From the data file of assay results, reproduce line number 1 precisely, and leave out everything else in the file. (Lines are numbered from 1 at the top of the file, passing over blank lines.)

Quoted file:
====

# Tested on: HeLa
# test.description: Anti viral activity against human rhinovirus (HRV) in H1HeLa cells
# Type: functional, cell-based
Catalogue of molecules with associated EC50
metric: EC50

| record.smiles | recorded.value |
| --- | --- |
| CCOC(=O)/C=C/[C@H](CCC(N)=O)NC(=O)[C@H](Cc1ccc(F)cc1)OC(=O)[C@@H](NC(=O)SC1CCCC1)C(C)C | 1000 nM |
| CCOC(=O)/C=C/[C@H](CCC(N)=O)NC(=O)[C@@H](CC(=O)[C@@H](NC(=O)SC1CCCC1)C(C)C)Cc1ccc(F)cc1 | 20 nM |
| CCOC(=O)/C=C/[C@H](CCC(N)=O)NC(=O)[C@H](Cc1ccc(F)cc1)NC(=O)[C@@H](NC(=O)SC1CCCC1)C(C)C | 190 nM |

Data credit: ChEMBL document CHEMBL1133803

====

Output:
# Tested on: HeLa